• Session type: Facilitated discussion
  • Catholic Justice: How Do We Treat Our Neighbor?
    • How are Catholics called to work for justice? Through stories and activities, this session highlights Catholic Social Teaching and how we are to further the common good for all.
      • Facilitated by: Carrie Ankeny and Carol Allen (Campus Ministry)
      • Session type: Workshop
  • Conflicting Views: Endangerment of LGBTQ+ Rights
    • Historically, and particularly in election years, political polarization affects the LGBTQ+ community. Political and social conflicts have brought hate and bias to not only America, but to our campus. Educating individuals on these conflicts, both political and social, can benefit the common good. Embodying the principle of hospitality promotes protection, tolerance, and inclusion of all people, in our nation and on our campus.
      • Facilitated by: Kaya Dreger, Martyn Welenc, Marc Davidson
      • Session type: Facilitated dialogue
  • Polarization: Clients and Therapists with Value Conflicts
    • Mental health professionals often find themselves working with clients whose values or beliefs differ widely from their own. This session will focus on being aware of the internal struggles professionals face as they engage in conversations to help “the others” that they serve.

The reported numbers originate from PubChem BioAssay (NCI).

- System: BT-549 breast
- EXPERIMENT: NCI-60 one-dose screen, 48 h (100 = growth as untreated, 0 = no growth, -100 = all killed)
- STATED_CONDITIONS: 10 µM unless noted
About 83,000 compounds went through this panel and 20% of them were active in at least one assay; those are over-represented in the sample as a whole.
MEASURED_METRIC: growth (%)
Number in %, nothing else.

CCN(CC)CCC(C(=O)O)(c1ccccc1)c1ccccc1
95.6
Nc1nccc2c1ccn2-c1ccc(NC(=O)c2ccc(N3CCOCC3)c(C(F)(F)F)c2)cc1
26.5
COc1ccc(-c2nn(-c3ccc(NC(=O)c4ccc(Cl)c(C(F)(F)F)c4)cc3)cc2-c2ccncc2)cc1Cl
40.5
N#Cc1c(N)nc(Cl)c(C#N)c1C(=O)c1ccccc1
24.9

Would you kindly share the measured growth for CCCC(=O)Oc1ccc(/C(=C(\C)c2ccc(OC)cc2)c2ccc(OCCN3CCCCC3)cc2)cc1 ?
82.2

• Facilitated by: Prof. Jane Boumgarden and students from Clinical Practicum Lab
      • Session type: Workshop
  • Equity in Healthcare: Uniting Communities, Bridging Divides
    • This session addresses the polarization and conflicts in healthcare equity by fostering a collaborative environment among medical students, physicians, and allies. The goal is to dismantle existing divides, encourage open dialogue, and cultivate mentorship opportunities, thereby inspiring positive change in the healthcare profession, thus contributing to the common good.